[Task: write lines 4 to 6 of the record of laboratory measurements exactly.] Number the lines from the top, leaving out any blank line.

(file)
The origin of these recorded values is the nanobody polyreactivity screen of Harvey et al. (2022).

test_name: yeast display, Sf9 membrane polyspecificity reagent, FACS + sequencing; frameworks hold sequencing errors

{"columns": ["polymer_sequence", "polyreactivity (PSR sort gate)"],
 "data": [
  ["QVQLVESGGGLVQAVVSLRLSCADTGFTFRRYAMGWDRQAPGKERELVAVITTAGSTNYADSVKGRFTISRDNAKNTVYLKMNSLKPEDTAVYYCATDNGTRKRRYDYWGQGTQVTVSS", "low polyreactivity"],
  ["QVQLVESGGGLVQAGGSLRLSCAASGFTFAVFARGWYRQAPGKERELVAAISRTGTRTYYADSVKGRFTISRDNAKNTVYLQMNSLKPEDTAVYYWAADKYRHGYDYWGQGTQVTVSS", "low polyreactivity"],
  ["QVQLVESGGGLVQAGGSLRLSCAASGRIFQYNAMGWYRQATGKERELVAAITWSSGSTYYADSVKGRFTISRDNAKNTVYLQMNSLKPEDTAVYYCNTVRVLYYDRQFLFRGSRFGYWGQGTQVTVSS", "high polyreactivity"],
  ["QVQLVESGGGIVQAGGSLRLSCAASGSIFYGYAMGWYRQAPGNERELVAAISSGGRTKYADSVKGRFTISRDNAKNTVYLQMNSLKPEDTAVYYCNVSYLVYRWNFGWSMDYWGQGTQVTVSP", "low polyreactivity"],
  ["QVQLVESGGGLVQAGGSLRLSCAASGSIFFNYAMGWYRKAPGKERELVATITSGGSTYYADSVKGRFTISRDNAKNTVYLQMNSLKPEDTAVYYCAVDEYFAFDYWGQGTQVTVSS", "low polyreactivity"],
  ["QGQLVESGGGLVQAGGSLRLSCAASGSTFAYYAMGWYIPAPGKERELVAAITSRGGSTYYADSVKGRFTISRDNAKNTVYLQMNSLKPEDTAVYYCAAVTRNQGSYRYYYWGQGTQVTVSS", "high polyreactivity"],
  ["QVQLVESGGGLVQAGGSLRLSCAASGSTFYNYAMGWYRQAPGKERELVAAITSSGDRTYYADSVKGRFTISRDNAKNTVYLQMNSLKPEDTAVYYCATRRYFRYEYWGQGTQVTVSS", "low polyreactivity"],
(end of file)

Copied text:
 "data": [
  ["QVQLVESGGGLVQAVVSLRLSCADTGFTFRRYAMGWDRQAPGKERELVAVITTAGSTNYADSVKGRFTISRDNAKNTVYLKMNSLKPEDTAVYYCATDNGTRKRRYDYWGQGTQVTVSS", "low polyreactivity"],
  ["QVQLVESGGGLVQAGGSLRLSCAASGFTFAVFARGWYRQAPGKERELVAAISRTGTRTYYADSVKGRFTISRDNAKNTVYLQMNSLKPEDTAVYYWAADKYRHGYDYWGQGTQVTVSS", "low polyreactivity"],